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Yellow Butterfly: the most beautiful species

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Yellow butterflies are a pleasure to see. Like a ray of sunshine, they brighten your day. In this article we will see what their meaning is and what their colors symbolize. This will be followed by a selection from us of some magnificent species of yellow butterfly.

Are yellow butterflies rare?

Yellow is a primary pigmentation, so it is common to find shades of gold and yellow in butterflies.

Where can they be found ?

In general, yellow and black butterfly species are common throughout the world, with the exception of Antarctica.

What do yellow butterflies symbolize?

Yellow butterflies represent new life, transformation or rebirth in many cultures. They also represent good health, long life, as well as prosperity. Gold is yellow and yellow or golden butterflies represent wealth and well-being. A yellow or golden butterfly also symbolizes new life, a new beginning.

Some say that if you see one, you will soon find happiness. And if it lands on you, expect a big positive change to happen.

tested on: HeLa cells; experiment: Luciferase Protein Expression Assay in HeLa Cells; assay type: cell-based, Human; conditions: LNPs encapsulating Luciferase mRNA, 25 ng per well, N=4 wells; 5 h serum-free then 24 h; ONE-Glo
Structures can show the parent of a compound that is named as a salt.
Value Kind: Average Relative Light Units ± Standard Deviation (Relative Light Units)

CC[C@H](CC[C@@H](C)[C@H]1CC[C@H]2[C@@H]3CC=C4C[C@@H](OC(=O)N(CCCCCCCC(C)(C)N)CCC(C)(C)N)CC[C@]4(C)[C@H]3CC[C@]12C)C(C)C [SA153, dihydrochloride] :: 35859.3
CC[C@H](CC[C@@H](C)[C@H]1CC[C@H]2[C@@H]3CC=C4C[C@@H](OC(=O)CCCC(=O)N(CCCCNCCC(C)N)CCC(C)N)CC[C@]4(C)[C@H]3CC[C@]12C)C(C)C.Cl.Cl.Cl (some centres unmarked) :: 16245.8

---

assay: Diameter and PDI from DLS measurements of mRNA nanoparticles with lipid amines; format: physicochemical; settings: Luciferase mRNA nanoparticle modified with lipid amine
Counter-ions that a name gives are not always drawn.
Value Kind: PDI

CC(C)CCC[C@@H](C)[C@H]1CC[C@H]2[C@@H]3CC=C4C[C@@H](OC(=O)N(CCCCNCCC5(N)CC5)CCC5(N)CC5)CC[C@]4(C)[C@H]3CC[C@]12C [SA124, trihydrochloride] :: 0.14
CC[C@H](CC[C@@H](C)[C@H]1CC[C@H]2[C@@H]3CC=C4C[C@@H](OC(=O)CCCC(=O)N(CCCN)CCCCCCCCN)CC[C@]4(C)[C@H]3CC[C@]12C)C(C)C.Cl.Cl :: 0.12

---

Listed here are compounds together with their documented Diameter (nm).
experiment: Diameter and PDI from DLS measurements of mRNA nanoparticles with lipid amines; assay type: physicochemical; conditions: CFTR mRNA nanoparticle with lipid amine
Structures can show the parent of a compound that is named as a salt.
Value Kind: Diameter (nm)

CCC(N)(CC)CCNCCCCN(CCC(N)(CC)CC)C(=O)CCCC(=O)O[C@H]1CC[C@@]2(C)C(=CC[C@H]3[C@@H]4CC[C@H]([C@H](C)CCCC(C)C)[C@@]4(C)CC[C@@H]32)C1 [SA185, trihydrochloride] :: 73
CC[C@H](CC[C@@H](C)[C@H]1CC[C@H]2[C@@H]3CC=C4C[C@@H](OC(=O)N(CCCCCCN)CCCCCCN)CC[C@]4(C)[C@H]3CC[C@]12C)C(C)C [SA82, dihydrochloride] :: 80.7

A golden butterfly seen near a dying person is an omen of eternal happiness for that person.

It was an early Christian symbol that represented the soul. Some Irish legends say that these are in fact deceased souls, resting peacefully in the afterlife.

The most beautiful species of yellow butterflies around the world

Zerene eurydice

Yellow butterfly - Zerene eurydice

Zerene eurydice, also called California dogface , is a butterfly that belongs to the Pieridae family. This species is endemic to California.

The female usually has yellow wings, with two black dots or dashes on each forewing, while the male has black on the outer edges of the forewing, usually surrounding a yellow-orange color and two black dots. Males have iridescent pigment on their dorsal forewings, due to light-reflecting chitin structures, and this has been associated with mating success. Zerene Eurydice's wing span measures approximately 5-6 cm.

The distribution of this moth is limited to that of California and is commonly found in the San Bernardino Mountains and Santa Ana Mountains of Southern California. In addition to mountains, they can often be seen in California's chaparral and woodland habitats.